The initiative has received broad political acceptance. The Congress Party, the main opposition party, agreed not to ask for clarifications in Parliament regarding the ceasefire extension. The principal Communist party has supported talks with both Kashmiris and Pakistan. Spokesmen for the BJP and even the RSS, a militant organization from the Hindu nationalist movement, have suggested that a settlement along the Line of Control might become a basis for talks with Pakistan – a big change from their traditional view. Even eight days’ bedlam in the Indian Parliament following controversial remarks by the Prime Minister supporting his nationalist allies’ goal of building a temple at the birthplace of the god Ram, where a mob of activists pulled down a major mosque eight years ago, did not weaken the government’s resolve.
Hope and concern among Kashmiris: Kashmiris greeted the ceasefire with hope, but also with internal divisions. Three main political tendencies are represented in the Kashmir Valley, the part of the state that arouses the strongest emotional pull. Pro-independence forces are the most numerous. Second to them in numbers but better financed are pro-Pakistan groups. Both groups are represented within the All Parties Hurriyet Conference, an umbrella grouping of most of Kashmir’s political parties as well as among Kashmir’s armed groups. The armed groups also include several composed chiefly of “guest fighters” from outside the region.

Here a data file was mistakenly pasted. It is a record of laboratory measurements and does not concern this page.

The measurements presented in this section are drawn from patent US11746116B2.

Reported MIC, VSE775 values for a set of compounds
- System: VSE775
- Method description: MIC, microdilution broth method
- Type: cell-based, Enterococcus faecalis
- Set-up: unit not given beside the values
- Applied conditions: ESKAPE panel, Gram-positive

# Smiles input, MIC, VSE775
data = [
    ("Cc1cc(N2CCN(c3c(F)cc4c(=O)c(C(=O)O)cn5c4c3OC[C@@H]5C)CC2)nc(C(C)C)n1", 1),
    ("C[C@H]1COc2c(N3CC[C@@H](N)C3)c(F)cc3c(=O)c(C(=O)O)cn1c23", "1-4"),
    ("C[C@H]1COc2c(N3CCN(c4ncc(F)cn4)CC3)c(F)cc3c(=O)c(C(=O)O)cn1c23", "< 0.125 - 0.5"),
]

The third constituency is the supporters of Dr. Farooq Abdullah, who now heads the state government and favors continued association with India. Farooq Abdullah has little credibility. He does, however, dispose of state government patronage, and he periodically espouses elements of the Kashmiri nationalist cause in an effort to shore up his base.